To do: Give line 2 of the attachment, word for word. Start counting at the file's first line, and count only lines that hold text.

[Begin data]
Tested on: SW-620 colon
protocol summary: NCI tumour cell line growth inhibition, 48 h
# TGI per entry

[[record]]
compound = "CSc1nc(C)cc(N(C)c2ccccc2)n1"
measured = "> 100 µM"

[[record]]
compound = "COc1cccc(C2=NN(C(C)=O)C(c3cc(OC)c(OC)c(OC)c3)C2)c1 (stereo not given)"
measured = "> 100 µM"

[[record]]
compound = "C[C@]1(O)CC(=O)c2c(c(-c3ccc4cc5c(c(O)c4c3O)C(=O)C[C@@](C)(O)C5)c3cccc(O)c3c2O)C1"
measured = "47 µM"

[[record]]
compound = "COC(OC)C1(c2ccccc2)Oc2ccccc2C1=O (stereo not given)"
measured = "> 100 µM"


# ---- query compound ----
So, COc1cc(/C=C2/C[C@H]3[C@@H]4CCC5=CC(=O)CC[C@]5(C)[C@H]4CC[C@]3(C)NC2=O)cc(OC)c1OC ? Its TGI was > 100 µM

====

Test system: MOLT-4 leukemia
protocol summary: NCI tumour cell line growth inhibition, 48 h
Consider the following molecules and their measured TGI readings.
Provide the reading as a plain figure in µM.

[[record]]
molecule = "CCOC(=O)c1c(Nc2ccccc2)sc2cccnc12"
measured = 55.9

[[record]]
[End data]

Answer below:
protocol summary: NCI tumour cell line growth inhibition, 48 h